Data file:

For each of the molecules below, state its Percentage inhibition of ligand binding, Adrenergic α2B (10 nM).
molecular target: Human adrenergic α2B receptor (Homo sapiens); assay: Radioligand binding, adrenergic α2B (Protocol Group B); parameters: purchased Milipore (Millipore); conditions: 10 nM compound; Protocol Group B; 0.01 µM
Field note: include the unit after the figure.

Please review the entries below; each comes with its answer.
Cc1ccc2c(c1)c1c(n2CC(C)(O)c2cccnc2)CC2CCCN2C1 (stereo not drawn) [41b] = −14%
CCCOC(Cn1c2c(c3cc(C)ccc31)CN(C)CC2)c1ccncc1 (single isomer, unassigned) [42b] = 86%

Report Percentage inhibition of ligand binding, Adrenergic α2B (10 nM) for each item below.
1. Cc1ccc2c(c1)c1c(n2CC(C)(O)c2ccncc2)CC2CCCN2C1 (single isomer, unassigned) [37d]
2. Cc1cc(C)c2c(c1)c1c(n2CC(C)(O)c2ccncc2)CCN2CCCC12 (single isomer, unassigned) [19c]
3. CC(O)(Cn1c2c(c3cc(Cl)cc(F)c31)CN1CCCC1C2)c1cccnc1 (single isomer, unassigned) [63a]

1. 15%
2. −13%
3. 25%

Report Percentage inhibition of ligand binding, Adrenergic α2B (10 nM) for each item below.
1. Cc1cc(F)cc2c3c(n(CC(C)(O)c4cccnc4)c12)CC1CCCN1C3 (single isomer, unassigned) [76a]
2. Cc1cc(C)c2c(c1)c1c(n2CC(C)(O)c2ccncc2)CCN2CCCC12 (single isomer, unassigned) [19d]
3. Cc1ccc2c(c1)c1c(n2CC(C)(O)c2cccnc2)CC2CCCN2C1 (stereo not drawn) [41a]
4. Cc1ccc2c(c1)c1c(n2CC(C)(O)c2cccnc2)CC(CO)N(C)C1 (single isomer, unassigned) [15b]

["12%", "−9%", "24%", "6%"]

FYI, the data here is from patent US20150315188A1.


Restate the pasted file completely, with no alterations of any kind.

For each of the molecules below, state its Percentage inhibition of ligand binding, Adrenergic α2B (10 nM).
molecular target: Human adrenergic α2B receptor (Homo sapiens); assay: Radioligand binding, adrenergic α2B (Protocol Group B); parameters: purchased Milipore (Millipore); conditions: 10 nM compound; Protocol Group B; 0.01 µM
Field note: include the unit after the figure.

Please review the entries below; each comes with its answer.
Cc1ccc2c(c1)c1c(n2CC(C)(O)c2cccnc2)CC2CCCN2C1 (stereo not drawn) [41b] = −14%
CCCOC(Cn1c2c(c3cc(C)ccc31)CN(C)CC2)c1ccncc1 (single isomer, unassigned) [42b] = 86%

Report Percentage inhibition of ligand binding, Adrenergic α2B (10 nM) for each item below.
1. Cc1ccc2c(c1)c1c(n2CC(C)(O)c2ccncc2)CC2CCCN2C1 (single isomer, unassigned) [37d]
2. Cc1cc(C)c2c(c1)c1c(n2CC(C)(O)c2ccncc2)CCN2CCCC12 (single isomer, unassigned) [19c]
3. CC(O)(Cn1c2c(c3cc(Cl)cc(F)c31)CN1CCCC1C2)c1cccnc1 (single isomer, unassigned) [63a]

1. 15%
2. −13%
3. 25%

Report Percentage inhibition of ligand binding, Adrenergic α2B (10 nM) for each item below.
1. Cc1cc(F)cc2c3c(n(CC(C)(O)c4cccnc4)c12)CC1CCCN1C3 (single isomer, unassigned) [76a]
2. Cc1cc(C)c2c(c1)c1c(n2CC(C)(O)c2ccncc2)CCN2CCCC12 (single isomer, unassigned) [19d]
3. Cc1ccc2c(c1)c1c(n2CC(C)(O)c2cccnc2)CC2CCCN2C1 (stereo not drawn) [41a]
4. Cc1ccc2c(c1)c1c(n2CC(C)(O)c2cccnc2)CC(CO)N(C)C1 (single isomer, unassigned) [15b]

["12%", "−9%", "24%", "6%"]

FYI, the data here is from patent US20150315188A1.